In this article we will discuss the Amazon Elastic Transcoder service from AWS.

Amazon Elastic Transcoder allows users to convert media files into formats required by playback devices. These media files are stored in Amazon S3 buckets. One use case for Elastic Transcoder is converting a high-quality video into formats that can be played on tablets and mobile devices.

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There are a few Elastic Transcoder components:


With jobs you are doing the actual transcoding work. Transcoding is the media file conversion to a different format. A single job can convert one file into up to 30 formats.

When a job is created, several pieces of information have to be provided: the file that will be transcoded or the input file; the names of the transcoded files produced by Elastic Transcoder; and a template or preset that has to be assigned for each format to which the file is transcoded. The template has specific audio and video settings that will be applied to the transcoded files.


The pipelines are simple queues used to manage the transcoding jobs. When a transcoding job is created, it has to be assigned to a pipeline. The transcoding jobs in a pipeline are executed in the order they are added to the pipeline. Furthermore, if a job has to convert a file into multiple formats, then the file is transcoded into each format in the order the formats are specified in the job.

A best practice approach is to create two pipelines: one for standard priority jobs and where most of the jobs will belong to, and another for high priority jobs where files that need to be transcoded immediately will belong. If a new job is created and the pipeline already has a job, then the new job is queued and it will be processed as soon as resources are available for the pipeline. If all the resources are used, the next job in the pipeline will be processed as soon as one of the currently running jobs finish.

Jobs in the pipeline can be processed simultaneously if resources are available. Because jobs can be different, they can finish in a different order than they were created.


Presets are templates that describe the settings that will be applied to the transcoded files. Elastic Transcoder provides some default presets for different formats and users can create their own presets. The preset is specified when the job is created.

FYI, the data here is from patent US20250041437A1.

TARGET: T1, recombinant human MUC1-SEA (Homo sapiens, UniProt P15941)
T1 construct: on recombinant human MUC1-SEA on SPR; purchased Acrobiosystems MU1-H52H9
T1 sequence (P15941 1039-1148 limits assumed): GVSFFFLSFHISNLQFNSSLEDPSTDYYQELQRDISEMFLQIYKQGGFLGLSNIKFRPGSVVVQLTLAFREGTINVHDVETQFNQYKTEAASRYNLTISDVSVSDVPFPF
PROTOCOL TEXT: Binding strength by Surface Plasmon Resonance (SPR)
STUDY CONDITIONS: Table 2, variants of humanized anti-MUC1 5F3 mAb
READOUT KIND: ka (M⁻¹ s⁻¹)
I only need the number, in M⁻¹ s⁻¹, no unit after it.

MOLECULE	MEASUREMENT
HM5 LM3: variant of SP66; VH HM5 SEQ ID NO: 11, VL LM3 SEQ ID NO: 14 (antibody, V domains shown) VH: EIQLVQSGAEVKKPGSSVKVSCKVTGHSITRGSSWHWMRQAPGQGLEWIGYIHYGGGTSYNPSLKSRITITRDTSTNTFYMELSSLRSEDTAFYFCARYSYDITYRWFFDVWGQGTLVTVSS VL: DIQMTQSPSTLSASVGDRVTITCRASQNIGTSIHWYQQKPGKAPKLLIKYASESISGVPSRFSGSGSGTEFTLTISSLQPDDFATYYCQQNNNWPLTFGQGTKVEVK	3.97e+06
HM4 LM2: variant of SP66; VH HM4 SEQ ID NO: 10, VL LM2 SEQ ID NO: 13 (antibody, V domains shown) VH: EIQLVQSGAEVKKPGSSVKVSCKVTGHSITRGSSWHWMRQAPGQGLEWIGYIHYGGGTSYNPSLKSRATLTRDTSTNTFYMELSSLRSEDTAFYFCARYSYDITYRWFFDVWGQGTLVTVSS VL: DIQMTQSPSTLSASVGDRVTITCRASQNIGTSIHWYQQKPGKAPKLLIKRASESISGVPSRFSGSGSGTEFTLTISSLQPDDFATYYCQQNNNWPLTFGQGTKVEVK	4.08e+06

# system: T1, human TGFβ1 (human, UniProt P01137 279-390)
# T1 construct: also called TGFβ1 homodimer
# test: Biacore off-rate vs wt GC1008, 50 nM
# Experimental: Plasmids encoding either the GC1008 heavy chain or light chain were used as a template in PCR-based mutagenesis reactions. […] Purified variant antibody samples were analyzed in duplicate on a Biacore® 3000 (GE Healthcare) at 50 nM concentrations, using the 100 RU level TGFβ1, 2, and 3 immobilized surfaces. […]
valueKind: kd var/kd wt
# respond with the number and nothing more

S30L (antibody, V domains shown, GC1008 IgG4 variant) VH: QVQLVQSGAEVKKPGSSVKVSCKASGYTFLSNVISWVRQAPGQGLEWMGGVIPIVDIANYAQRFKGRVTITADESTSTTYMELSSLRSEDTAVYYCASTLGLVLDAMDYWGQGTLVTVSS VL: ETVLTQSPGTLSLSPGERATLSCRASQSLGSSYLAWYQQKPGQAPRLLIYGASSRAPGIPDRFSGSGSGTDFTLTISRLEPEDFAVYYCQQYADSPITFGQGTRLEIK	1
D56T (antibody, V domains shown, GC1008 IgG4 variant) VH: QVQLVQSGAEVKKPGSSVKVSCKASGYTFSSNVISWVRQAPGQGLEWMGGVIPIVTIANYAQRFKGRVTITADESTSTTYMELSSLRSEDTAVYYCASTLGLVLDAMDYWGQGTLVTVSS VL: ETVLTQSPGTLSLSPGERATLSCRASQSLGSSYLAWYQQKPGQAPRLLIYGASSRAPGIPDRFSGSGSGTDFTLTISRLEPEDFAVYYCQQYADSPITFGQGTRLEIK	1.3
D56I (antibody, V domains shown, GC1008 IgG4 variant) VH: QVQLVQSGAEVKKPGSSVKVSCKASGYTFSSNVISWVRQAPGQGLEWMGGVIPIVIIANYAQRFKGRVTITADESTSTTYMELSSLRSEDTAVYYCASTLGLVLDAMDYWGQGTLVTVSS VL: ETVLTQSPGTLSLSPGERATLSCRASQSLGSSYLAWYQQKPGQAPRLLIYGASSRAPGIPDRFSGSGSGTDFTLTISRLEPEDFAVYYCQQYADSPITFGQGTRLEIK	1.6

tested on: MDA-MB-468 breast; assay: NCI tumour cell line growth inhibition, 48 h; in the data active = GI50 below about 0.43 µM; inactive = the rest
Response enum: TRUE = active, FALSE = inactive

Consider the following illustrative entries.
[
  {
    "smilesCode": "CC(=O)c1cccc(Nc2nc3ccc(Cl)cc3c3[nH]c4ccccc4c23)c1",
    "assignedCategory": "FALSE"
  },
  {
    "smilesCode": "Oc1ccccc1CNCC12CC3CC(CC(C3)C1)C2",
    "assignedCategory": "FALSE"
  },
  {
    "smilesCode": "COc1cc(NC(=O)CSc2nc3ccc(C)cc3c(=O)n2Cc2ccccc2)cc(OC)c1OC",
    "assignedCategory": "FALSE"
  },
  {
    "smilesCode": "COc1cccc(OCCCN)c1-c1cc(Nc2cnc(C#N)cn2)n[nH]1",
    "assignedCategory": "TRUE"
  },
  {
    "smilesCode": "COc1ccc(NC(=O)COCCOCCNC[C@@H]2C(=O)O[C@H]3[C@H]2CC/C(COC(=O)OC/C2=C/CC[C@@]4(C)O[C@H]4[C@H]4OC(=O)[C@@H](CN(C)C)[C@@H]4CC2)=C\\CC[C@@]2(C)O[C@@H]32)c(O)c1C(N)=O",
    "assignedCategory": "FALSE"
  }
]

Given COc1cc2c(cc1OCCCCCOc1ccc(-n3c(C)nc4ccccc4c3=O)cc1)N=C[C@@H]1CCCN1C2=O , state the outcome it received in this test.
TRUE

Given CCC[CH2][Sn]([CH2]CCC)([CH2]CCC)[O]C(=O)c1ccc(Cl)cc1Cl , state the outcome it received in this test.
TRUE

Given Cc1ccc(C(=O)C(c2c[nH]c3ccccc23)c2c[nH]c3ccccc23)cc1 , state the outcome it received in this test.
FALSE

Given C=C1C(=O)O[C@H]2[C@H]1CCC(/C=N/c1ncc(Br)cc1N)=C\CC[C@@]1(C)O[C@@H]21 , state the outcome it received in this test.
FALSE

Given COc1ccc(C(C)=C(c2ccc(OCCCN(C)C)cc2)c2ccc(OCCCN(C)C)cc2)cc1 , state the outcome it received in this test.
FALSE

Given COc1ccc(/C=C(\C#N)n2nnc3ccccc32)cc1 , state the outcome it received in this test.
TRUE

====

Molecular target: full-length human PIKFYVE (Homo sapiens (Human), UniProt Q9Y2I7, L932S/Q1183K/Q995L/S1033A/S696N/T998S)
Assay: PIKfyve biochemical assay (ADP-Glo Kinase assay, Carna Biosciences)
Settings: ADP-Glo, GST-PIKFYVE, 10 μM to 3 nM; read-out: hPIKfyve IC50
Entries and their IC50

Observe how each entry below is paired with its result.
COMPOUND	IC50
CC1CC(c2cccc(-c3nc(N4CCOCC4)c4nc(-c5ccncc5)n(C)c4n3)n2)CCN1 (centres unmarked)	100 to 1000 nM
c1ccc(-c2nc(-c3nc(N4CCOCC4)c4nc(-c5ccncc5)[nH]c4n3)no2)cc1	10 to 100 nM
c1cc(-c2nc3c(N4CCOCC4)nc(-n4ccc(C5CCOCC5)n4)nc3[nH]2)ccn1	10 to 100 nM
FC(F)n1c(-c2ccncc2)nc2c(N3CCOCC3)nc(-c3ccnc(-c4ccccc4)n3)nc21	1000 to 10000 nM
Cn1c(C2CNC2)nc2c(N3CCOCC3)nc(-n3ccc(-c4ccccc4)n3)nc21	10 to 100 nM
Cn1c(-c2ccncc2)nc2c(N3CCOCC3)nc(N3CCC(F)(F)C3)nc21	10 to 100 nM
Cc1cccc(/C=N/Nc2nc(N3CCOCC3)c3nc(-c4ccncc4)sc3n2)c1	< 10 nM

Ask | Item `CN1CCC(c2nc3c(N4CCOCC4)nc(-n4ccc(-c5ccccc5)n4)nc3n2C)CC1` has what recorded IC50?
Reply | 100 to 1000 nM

Notifications are used to keep the user informed when a job is started, when a job is finished or when a job encountered an error or warning during processing. Using notifications, the need for constant checking to find out when a job is finished is eliminated. Notifications are implemented with the help of the Simple Notification Service and they are defined when the pipeline is created.

Now let’s look at a few of the settings that are specified when a pipeline is created. This is the wizard page through which a pipeline is created:

As you can see in the “General Settings”, you specify the name of the pipeline, the S3 bucket where the original media file is located and the IAM role that is used by Elastic Transcoder to transcode jobs for this pipeline.

In the “Configure Amazon S3 Bucket for Transcoded Files and Playlists” section, you specify in which S3 buckets the transcoded files and the playlist will be located along with the storage type used.

In the “Configure Amazon S3 Bucket for Thumbnails”, you specify the S3 bucket used as location for the thumbnail files and the storage type.

Now let’s see how the configuration page for a job looks like. We will split the page in sections. Here is the first section:

In this section, you specify to which pipeline the job belongs, the name of the file that will be transcoded, an optional prefix that is prepended by Elastic Transcoder to the output files, the playlist and the thumbnails.

The next section is this:

Here you select the preset that you want to use for this job and the name of the file after the job has completed. Based on the type of the preset chosen, you might split the output file into multiple segments, as we will see in the second part of the series. You can add another transcoding in a different format by using “Add Another Output”.

The last important section is the playlist section:

Here you need to specify the name of the playlist and the format. Also, you need to specify which output files (the transcoded files) will be part of the playlist.

Basically the playlist will contain a list of segments with different formats and the playback device can request segments from different types of transcoded files based on the bandwidth that is available.

We have now reached the end of the first article of the series. In this part we discussed the basic concepts of Amazon Elastic Transcoder, its components and a few of its mandatory settings for pipelines, jobs and presets.

In the next part of the series we will see Amazon Elastic Transcoder in action by converting one video file into three different formats and then stream the content with the help of an Amazon CloudFront distribution. Obviously, the original video and its transcoded forms will be stored in an Amazon S3 bucket.

In case you want to dive deeper into the pipelines, jobs and presets settings, you will find more information presented in the references section below.